Gunther Cunningham

Gunther Cunningham Dead At 72

Former Chiefs head coach and longtime NFL assistant Gunther Cunningham has died at the age of 72. Cunningham, who most recently served as a senior coaching assistant with the Lions, was beloved around the league. 

Gunther Cunningham will forever be remembered as one of the great men of our game,” the Lions said in a statement. “He left a lasting impact on every person who was fortunate enough to work alongside him during his more than 47 years as a coach – including 34 years in the National Football League, the final eight of which were spent here in Detroit. Our organization is truly honored and proud to have been included in his distinguished coaching legacy. We extend our heartfelt sympathies to his wife, René, and their entire family.”

Cunningham began his coaching career at the University of Oregon in 1969 and moved to the pro ranks in 1982 with the Lions. In 1995, he got his big break when the Chiefs appointed him as their defensive coordinator. Four years later, he was elevated to the head coaching position, where he went .500 over two years before being fired. Along the way, he also had stops with the Colts, Titans, Chargers, and Raiders.

Years later, Cunningham would return as the Chiefs’ DC and took on the same job with the Lions between 2009-2013.

We here at PFR extend our condolences to Cunningham’s loved ones.

Gunther Cunningham Joins PFF

Gunther Cunningham is leaving the Lions, but not for another coaching gig. The former defensive coordinator is joining Pro Football Focus as their new Director of Football Oversight, according to a team press release. Gunther Cunningham (vertical)

We are thrilled to add to our PFF family one of the true legends of defensive football,” Pro Football Focus Owner and NBC color analyst Cris Collinsworth said in a statement. “Gunther Cunningham is such a unique coach and person. He has always connected with his players in such a deep personal way, and his aggressive style of defense has always made him a player and fan favorite. The rare aspect of Gunther’s career is how this old school coach has embraced today’s data analytics. It is the blending of that traditional football acumen with modern technical expertise that makes Gunther such a perfect fit for PFF.”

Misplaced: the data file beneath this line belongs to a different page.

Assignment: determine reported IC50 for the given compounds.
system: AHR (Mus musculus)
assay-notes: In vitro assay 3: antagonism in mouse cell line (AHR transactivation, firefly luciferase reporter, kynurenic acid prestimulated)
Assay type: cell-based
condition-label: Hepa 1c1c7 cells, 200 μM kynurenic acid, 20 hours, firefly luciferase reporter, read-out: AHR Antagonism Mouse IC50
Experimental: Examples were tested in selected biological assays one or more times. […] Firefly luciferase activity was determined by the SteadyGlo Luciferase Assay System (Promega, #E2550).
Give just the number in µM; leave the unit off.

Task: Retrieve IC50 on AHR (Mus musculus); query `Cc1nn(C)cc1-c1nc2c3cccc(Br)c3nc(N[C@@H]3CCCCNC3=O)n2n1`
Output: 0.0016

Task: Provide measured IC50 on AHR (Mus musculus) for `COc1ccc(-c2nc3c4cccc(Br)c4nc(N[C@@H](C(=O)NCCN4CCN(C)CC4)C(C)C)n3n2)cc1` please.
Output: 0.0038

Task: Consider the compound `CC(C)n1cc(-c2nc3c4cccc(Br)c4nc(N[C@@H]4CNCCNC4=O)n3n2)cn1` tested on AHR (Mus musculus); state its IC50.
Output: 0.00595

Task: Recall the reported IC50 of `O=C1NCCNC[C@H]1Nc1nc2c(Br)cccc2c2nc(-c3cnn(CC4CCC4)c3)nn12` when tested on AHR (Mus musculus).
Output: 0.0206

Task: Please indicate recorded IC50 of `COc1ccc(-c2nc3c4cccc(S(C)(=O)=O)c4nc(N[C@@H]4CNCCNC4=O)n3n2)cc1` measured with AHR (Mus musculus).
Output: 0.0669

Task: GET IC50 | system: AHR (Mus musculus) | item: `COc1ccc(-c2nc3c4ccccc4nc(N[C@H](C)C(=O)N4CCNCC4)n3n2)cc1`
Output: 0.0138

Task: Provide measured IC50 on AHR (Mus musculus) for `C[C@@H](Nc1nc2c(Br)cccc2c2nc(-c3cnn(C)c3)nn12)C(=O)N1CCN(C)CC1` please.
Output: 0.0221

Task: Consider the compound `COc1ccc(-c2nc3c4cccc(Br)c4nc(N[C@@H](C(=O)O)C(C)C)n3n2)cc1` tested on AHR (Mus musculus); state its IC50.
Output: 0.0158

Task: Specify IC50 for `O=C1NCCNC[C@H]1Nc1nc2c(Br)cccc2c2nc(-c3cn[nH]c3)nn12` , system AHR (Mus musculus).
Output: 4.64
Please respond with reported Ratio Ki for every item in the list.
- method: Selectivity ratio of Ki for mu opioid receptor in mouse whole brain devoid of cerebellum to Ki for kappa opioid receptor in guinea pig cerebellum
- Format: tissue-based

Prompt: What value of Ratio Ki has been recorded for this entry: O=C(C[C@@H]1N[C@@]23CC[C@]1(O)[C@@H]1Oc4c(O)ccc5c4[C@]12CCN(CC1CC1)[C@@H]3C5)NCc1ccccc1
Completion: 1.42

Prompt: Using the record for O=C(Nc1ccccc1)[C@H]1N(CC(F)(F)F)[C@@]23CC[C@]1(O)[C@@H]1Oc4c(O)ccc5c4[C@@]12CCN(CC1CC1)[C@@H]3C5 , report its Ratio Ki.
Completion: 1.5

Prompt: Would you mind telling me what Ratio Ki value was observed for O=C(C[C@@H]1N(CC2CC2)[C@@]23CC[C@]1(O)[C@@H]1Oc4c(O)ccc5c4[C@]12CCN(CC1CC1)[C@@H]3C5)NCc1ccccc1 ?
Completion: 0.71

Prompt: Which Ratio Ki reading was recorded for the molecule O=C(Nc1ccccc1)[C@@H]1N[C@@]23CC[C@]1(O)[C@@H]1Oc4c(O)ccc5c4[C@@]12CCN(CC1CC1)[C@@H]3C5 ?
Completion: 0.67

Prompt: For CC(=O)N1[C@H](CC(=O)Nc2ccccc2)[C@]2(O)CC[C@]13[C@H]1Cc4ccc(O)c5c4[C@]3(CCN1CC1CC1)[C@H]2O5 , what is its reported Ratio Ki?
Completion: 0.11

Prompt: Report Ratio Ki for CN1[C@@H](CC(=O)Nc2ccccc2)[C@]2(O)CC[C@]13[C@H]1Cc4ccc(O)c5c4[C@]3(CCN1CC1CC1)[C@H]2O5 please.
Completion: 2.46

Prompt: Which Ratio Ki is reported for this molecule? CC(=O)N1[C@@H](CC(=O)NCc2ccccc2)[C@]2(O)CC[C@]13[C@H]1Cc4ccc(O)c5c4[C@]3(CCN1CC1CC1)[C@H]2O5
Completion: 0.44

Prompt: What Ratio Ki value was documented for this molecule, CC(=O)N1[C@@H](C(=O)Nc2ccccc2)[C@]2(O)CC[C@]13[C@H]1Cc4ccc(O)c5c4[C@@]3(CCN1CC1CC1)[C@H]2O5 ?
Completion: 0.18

Cunningham has 48 years of coaching experience under his belt between the NFL and college. That resume includes two seasons as the Chiefs’ head coach and 15 as a defensive coordinator. He has spent the past eight seasons with the Lions with different titles, including assistant head coach/defensive coordinator and senior coaching advisor.

Lions Notes: Austin, Pettigrew

New Lions defensive coordinator Teryl Austin has big shoes to fill, replacing 32-year NFL veteran Gunther Cunningham. Austin, 21 years Cunningham’s junior, just landed his first coordinating job at the pro level, and is expected to employ a more blitz-heavy defense than his predecessor, according to Justin Rogers of“We’re going to probably stay more in a 4-3, in terms of what we have personnel-wise,” said Austin. “Our pressures with our linebackers will be coming from different angles, different things that way, instead of a per se ‘rush linebacker’ that I’m used to dealing with.” Rogers said the odds do not favor the team pursuing an aforementioned rush linebacker in the draft or free agency, noting all three of the team’s starting linebackers from last season are under contract for 2014.

Other notes from the Motor City:

  • Offensive coordinator Joe Lombardi touched on his tight end philosophy in a story relayed by’s Michael Rothstein, important given the free-agent status of Brandon Pettigrew. “It’s important to have a guy that can block the point of attack,” said Lombardi. “That’s important. A lot of teams are going to back-or-forth these days and you need a tight end that can hold up against those guys. And then, you want a guy who can be a pass receiver so you’re always looking for those well-rounded guys.”
  • Pettigrew played 925 out of 1,158 snaps for the Lions offense last season, according to Pro Football Focus. Rothstein notes that the Lions emphasized Pettigrew’s run-blocking ability to spearhead a running game led by Reggie Bush and Joique Bell that finished No. 17 in rushing yards last season.
  • If North Carolina tight end Eric Ebron or Washington tight end Austin Seferian-Jenkins were available in the second round, Rothstein said either two would be a sound investment. However, Ebron is widely regarded as the best tight end in the 2014 class and highly unlikely to make it out of the top-32.
  • Rothstein cites Dennis Pitta and Dallas Clark, who each played for head coach Jim Caldwell at some point, as potential replacements if Pettigrew is not retained, as well as former Jet and current Dolphin Dustin Keller .